The news from the European Institute for Particle Physics is that Albert Einstein may have been wrong ("Faster than light", Sept. 23). The speed of light may not be insurmountable, and everything we think we know about the universe may be wrong.
Of course, we have no more idea of what it will mean to future generations than the first readers of Einstein's theories did. Did physicists 100 years ago envision nuclear medicine, atomic power, deep space travel or any of the thousand other ideas and inventions that grew directly or indirectly from Einstein's work?
For that matter, did the contemporaries of Newton, Gallileo or Copernicus understand how their ideas would benefit mankind hundreds of years in the future? Could we be on the verge of discovering how to travel in time or create instant communications? Alas, our future vision is not that good.
But hindsight, we are told, is perfect. So now is the time to re-examine a decision made by the U.S. to abandon the project called the SuperConducting SuperCollider a generation ago.
The SCSC would have been four times as powerful as the Large Hadron Collider currently being used by CERN scientists in Geneva. And while we have no way of knowing what we might have learned from the SCSC, the results at CERN show there is still much to learn about the universe — and that only those bold enough to fund the search for answers are likely to find them.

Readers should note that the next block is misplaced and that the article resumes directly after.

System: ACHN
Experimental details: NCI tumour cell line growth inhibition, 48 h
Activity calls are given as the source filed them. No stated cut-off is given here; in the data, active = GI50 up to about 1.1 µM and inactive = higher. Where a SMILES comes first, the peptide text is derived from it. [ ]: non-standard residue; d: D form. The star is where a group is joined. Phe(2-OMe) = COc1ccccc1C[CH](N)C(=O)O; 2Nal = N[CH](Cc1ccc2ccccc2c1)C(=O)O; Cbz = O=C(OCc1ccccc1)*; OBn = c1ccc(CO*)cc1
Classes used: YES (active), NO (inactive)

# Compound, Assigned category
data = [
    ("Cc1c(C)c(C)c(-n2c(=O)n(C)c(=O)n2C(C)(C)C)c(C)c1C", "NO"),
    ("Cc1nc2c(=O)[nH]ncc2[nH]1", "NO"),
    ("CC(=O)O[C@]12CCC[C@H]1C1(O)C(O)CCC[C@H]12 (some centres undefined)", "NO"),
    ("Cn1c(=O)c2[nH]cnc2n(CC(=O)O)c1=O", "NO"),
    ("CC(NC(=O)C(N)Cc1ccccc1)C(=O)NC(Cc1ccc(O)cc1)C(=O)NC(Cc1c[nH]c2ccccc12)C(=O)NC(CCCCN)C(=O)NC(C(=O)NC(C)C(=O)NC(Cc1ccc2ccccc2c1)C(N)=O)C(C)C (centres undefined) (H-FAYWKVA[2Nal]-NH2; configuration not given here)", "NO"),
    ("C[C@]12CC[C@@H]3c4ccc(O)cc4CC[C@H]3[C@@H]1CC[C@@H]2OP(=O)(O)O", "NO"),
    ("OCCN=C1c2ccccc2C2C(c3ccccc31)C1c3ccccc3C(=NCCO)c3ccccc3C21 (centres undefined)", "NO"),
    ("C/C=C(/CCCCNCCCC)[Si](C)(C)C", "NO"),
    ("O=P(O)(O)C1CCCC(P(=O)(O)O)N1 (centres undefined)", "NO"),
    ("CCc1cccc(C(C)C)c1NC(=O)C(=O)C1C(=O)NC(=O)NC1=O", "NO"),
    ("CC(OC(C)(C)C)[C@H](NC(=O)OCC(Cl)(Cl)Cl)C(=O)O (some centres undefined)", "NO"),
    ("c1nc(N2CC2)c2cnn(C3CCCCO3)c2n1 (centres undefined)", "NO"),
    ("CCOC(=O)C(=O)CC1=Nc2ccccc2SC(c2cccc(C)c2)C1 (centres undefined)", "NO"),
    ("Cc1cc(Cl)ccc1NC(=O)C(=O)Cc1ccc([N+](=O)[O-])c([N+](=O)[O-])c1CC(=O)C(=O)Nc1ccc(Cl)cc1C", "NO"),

In 1993 we decided to invest in fighter aircraft, missile defense and a space station instead of an untested tool for doing basic scientific research. Today, the fighter is already obsolete, missile defense still doesn't work and the space station is a feel good, Cold-War relic that may soon be abandoned.
But the particle accelerator built by our European neighbors is just beginning to pay dividends that could continue for generations.
History tells us that nations that lead the world in science and intellectual pursuits also lead the world in security and prosperity. If the U.S. is to regain and maintain it's position of world leadership, we need to learn the lessons of Geneva and commit to invest in scientific research, both theoretical and applied.
In 1993, we decided we couldn't afford to invest in the unknown. In 2011, we should realize that we can't afford not to.
Mac Nachlas, BaltimoreCopyright © 2015, Los Angeles Times